Broadcast television remains strong, but devices are in hot pursuit, with viewers consistently encouraged to spread their viewing across devices and platforms.
The latest Q4 Australian Multi-Screen Report from Regional TAM, OzTAM and Nielsen continues to sing the praises and toot the horns of broadcast telly, despite rampant changes in technology.
While Australians increasingly use connected devices to watch television and other video content, approximately 85 per cent of all video viewing takes place on in-home TV sets, the report claims.
But nonetheless, it is still a drop, down around one per cent from the same fourth quarter period in 2014, reflecting new options that allow Australians to spread their viewing across a range of screens.
When it comes to taking their viewing online, 15.5 per cent of the time Aussies spend viewing any video – including broadcast and non-broadcast content like YouTube – is on computers, tablets or smartphones. This totals an average 15 hours 42 minutes per month – up from 12 hours and 18 minutes in Q4 2014.
And it’s the young Aussies – we’re talking those aged 18-24 – leading the trend, increasingly using connected devices to watch any video content.
Though the proportion of time Australians spend watching linear broadcast TV has declined in the past five years, most television is still watched at the time of original broadcast, i.e. live.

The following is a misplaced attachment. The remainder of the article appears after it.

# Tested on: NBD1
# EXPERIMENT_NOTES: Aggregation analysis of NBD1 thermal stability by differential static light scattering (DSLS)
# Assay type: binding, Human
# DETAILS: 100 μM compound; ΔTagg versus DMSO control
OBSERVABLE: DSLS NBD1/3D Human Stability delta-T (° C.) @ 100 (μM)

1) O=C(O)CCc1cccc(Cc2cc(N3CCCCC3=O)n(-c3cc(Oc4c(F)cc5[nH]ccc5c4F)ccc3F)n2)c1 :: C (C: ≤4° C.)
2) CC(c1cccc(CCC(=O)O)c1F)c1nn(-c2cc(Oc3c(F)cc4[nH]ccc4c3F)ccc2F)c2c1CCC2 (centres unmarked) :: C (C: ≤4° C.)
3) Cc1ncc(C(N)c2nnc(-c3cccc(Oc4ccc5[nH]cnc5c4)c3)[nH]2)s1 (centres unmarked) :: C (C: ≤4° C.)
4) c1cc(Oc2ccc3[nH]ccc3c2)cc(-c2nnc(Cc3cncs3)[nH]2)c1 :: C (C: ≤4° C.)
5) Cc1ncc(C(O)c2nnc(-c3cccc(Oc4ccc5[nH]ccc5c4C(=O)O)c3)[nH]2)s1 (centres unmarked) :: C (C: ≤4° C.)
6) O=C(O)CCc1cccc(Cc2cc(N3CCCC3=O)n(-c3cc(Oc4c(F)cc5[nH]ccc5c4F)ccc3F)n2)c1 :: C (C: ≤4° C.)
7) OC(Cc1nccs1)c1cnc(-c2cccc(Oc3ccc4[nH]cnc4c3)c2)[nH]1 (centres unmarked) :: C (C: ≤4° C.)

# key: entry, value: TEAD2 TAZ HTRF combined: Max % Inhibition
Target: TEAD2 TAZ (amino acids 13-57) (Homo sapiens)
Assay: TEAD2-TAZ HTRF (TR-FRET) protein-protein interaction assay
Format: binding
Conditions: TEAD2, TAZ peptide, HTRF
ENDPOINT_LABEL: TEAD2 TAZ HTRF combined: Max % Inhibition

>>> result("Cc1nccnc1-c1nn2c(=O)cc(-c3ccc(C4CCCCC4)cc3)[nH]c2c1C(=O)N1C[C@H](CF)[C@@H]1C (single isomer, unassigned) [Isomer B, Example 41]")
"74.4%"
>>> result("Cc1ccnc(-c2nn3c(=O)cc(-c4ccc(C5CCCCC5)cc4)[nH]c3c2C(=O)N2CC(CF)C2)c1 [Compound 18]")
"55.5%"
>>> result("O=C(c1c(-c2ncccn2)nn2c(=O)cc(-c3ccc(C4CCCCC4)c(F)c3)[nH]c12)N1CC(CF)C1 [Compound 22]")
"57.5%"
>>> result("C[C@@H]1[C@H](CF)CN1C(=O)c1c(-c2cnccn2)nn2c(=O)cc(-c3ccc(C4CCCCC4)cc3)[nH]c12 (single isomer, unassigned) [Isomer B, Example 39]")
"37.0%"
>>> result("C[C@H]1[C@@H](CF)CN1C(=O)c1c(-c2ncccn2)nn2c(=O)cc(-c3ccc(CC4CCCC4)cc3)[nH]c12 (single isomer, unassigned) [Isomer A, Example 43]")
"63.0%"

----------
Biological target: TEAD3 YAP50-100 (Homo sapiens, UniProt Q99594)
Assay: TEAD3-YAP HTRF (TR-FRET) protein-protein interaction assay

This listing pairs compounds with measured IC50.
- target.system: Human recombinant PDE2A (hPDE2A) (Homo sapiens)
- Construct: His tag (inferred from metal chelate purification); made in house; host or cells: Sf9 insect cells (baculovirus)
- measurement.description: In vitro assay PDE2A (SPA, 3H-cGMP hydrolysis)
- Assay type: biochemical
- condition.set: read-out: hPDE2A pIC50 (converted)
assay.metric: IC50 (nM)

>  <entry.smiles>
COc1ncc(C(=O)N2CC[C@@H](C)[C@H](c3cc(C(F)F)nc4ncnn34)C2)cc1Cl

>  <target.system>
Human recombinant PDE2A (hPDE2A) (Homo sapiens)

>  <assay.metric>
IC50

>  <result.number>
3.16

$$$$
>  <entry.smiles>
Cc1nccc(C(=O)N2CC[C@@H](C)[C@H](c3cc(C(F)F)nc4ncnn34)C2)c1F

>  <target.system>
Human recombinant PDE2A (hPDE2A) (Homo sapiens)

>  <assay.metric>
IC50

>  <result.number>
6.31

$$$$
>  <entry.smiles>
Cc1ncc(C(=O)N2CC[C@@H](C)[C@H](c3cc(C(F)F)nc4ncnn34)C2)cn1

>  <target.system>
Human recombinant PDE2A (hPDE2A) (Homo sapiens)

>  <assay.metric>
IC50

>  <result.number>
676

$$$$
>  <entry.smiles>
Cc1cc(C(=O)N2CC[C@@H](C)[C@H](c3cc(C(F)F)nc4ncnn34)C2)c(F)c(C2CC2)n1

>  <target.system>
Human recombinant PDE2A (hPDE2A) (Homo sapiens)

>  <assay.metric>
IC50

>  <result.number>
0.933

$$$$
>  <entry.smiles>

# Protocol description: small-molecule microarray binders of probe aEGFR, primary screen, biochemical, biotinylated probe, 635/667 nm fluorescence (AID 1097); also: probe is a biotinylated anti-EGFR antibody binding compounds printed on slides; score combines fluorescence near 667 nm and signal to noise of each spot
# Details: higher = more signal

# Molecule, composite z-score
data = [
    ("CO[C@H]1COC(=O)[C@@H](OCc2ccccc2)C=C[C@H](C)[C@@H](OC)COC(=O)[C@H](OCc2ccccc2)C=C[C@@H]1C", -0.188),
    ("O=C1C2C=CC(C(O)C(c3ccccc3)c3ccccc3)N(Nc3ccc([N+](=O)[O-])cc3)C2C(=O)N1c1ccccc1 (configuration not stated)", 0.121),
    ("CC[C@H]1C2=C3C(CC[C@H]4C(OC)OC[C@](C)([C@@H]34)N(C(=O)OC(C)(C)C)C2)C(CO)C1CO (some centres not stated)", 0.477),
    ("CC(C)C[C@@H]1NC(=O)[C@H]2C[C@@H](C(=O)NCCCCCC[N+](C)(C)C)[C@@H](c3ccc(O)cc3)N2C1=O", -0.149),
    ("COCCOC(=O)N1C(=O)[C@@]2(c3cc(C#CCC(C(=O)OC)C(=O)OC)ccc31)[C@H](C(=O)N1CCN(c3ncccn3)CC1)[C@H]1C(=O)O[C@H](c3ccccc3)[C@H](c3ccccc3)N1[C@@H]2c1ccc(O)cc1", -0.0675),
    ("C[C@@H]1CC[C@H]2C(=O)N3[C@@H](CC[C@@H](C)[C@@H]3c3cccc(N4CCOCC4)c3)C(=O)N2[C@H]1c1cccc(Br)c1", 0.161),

According to OzTAM’s newly created Video Player Measurement Report (VPM) data, Australians played on average 112 million minutes every week of internet-delivered TV content in Q4 2015.
This means VPM content represents about one per cent of all broadcast TV viewing in the period, though certain online program content can see relatively higher audience increases – similar to the way some broadcast programs attract a sizeable proportion of their total audience from playback (time-shifted) viewing.
“The Australian Multi-Screen report continues to provide a holistic national overview of consumers’ viewing habits across platforms and devices,” regional TAM chair and Nine Entertainment director of regional strategy Deborah Wright said.
“In a market where consumers have an ever growing list of options to view video content, the in-home TV set remains the predominate screen of choice. Our Regional TAM audiences in particular are spending almost 95 hours a month on average watching television, which is almost 9.5 hours more than the national average.”
OzTAM CEO Doug Peiffer added, “Connected devices are the new PVRs. As penetration rates for conventional personal video recorders level off, the number of PVRs actually in the market has grown dramatically: people now use their desktops, laptops, tablets and smartphones to watch catch up TV – just as they’ve grown used to time-shifting their broadcast viewing.
“Today, access to content means anywhere, any time, any connected device. OzTAM’s new VPM Report tracks this emerging behaviour, revealing how the audience to a piece of content travels across all platforms.”